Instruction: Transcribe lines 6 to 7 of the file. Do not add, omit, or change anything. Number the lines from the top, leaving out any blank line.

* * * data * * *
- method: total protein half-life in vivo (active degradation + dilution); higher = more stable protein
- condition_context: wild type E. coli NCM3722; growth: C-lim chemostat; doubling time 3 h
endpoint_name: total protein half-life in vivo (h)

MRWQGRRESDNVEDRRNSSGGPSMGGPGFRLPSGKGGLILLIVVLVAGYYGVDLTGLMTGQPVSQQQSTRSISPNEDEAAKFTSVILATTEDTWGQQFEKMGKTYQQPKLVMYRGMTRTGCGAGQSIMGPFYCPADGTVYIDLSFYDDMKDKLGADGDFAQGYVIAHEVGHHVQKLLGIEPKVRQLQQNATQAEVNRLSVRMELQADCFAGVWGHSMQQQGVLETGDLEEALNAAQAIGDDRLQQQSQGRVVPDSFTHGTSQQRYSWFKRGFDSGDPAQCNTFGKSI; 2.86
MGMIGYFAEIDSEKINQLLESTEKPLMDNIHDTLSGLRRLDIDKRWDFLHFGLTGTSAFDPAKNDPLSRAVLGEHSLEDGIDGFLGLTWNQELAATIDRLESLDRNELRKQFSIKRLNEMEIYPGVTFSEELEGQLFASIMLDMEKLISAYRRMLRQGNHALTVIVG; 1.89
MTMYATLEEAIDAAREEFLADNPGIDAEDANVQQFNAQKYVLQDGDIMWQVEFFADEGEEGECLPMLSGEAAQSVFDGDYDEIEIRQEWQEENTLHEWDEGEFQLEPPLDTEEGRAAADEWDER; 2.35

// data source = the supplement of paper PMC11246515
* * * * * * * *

MTMYATLEEAIDAAREEFLADNPGIDAEDANVQQFNAQKYVLQDGDIMWQVEFFADEGEEGECLPMLSGEAAQSVFDGDYDEIEIRQEWQEENTLHEWDEGEFQLEPPLDTEEGRAAADEWDER; 2.35

// data source = the supplement of paper PMC11246515